We’ve written quite a bit about smacking in the last few days, first with Chris Grayling’s announcement that he smacked his children and condones it, then shortly after we published some responses from charities who were kind enough to tell us what they thought and quite some time earlier, we wrote about David Lammy MP’s own views on smacking.
Here at Researching Reform, we thought it might be interesting to see the smacking debate in another light, which is why we’ve created two sister petitions on the subject. You can find the petitions which we’ve started below, one for smacking and one against.
The petition asking the government to ban all forms of physical punishment, including smacking reads as follows:
“Smacking a child is currently legally allowed in the UK, despite laws which make it illegal for adults to physically assault each other in this way.
The 2004 Children’s Act allows the physical punishment of children, as long as the act leaves no “bruising, swelling, cuts, grazes or scratches”.
Yet, all forms of physical punishment, including smacking, are prohibited in full-time independent schools, in children’s homes, in local authority foster homes and Early Years provision. So why are parents still allowed to physically punish their children?
Research shows that smacking is not only ineffective when it comes to disciplining children, but it is also harmful to them.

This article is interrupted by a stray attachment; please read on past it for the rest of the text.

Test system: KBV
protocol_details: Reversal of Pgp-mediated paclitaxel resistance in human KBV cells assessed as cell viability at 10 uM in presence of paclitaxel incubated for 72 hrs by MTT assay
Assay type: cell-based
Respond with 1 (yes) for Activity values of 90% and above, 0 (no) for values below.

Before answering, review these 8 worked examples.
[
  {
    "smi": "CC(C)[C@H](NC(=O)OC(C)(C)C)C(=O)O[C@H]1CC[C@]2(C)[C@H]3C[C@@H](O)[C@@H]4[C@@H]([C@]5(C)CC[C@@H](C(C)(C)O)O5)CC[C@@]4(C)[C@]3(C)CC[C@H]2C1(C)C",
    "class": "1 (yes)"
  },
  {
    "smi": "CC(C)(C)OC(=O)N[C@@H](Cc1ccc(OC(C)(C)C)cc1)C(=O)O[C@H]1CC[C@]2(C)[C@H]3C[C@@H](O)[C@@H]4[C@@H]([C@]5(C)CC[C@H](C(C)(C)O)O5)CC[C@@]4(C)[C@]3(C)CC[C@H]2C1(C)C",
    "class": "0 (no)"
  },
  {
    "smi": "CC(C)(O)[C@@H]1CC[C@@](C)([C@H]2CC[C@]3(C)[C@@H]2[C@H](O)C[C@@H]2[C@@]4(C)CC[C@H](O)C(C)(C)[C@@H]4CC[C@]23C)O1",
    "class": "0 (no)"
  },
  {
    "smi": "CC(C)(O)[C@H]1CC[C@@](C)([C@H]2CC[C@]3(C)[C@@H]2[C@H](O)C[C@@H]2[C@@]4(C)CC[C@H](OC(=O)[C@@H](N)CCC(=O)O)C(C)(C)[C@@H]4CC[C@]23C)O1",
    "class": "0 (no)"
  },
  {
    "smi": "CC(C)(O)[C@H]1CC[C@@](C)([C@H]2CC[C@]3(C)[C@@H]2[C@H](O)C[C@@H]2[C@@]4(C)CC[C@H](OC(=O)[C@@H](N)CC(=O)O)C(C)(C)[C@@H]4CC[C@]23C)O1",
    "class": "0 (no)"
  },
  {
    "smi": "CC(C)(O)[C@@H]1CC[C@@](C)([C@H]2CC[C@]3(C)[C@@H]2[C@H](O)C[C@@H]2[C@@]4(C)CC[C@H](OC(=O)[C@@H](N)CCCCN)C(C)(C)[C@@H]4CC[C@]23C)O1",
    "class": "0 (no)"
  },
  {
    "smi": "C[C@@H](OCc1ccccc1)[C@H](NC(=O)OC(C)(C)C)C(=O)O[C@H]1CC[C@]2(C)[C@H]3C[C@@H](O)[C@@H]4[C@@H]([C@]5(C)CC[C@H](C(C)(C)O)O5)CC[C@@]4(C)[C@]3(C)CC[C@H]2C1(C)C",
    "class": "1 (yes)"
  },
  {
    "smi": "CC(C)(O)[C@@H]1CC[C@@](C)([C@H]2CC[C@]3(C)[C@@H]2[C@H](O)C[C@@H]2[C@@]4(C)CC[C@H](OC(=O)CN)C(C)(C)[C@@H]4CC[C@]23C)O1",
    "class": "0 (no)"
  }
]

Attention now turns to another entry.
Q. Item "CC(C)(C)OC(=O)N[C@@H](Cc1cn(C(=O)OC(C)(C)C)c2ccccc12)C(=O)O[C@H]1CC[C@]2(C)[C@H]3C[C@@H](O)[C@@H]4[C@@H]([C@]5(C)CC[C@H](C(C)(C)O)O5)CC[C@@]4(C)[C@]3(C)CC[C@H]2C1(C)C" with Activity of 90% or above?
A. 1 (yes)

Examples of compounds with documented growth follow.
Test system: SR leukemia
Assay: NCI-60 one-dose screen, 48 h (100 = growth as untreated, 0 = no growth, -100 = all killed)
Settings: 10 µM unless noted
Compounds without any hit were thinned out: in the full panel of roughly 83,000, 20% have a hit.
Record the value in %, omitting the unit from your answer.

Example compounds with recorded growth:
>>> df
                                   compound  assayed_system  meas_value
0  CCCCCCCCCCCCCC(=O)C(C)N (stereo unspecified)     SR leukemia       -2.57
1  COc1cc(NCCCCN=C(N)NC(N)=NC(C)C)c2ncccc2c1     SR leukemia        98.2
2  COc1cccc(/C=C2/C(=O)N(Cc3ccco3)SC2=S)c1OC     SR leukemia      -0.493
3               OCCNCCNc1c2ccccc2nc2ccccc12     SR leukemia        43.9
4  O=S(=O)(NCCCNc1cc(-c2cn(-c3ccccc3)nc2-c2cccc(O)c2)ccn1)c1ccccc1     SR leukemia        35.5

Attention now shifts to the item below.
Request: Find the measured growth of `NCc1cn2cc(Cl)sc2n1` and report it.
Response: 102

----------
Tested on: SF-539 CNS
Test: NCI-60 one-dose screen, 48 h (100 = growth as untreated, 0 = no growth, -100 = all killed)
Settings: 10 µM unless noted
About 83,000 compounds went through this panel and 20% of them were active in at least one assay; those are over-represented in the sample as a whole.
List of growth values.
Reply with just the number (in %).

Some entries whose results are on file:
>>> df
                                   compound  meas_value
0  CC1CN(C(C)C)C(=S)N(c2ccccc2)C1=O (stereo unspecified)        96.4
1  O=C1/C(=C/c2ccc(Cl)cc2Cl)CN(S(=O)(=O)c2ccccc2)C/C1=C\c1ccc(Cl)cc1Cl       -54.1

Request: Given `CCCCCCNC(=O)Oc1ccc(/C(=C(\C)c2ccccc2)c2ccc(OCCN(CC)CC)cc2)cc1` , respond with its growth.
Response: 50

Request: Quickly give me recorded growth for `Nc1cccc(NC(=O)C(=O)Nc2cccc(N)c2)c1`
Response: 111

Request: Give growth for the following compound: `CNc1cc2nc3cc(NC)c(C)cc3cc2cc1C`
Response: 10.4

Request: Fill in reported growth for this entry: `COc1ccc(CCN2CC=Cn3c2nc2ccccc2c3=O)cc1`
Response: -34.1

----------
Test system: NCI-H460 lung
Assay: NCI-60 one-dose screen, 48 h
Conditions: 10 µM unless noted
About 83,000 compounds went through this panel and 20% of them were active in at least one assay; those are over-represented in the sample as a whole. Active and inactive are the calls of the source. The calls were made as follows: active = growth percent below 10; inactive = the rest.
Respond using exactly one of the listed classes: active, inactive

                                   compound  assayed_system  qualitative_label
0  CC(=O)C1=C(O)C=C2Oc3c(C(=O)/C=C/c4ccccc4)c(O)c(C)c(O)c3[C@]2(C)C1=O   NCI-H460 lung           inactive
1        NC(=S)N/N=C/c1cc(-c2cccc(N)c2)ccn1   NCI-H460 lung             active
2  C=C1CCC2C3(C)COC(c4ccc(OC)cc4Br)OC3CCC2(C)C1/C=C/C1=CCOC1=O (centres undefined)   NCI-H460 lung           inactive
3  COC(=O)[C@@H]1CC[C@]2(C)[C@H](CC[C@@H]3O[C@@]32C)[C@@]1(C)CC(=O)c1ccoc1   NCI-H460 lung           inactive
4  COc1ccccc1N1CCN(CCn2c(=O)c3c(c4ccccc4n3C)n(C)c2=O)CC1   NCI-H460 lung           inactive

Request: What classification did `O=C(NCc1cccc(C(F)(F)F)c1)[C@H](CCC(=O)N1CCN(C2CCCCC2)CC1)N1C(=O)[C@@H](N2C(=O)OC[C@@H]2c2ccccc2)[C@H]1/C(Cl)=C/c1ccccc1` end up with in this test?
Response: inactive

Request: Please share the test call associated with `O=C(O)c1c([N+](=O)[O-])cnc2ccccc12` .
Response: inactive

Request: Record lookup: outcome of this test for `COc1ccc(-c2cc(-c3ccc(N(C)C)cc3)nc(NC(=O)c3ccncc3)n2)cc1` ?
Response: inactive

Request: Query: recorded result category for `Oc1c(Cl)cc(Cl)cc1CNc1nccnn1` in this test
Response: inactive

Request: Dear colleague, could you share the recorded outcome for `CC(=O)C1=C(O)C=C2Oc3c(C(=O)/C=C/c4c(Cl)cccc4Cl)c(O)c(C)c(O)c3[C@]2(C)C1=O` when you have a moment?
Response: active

This petition asks the government to remove this harmful double standard and bring smacking laws in line with all other forms of physical punishment.
We request that the government makes the physical punishment of children, including smacking, illegal.”
The petition asking the government to allow all forms of physical punishment, including smacking, reads as follows:
“Smacking children is currently allowed in the UK, as long as the act does not leave “bruising, swelling, cuts, grazes or scratches”.
Parents have the right to discipline their children as they see fit, as long as the discipline does not lead to the physical symptoms outlined above.
Whilst research exists which cautions against physical discipline, many children who experience it growing up do not suffer any after effects of the technique and go on to live full, adult lives.
We ask that the government expand the current laws to allow all forms of physical punishment, not just smacking, to remain and or be legalised.”
So, please, sign a petition, either one, and let’s get the ball rolling on an issue that deserves our attention.
(The petition calling on the government to legalise all forms of physical punishment has been created on Survey Monkey, rather than the No.10 EPetition website. We were given nebulous reasons for the rejection of this petition when we tried to file it with them, so unfortunately we have had to go elsewhere to publish it).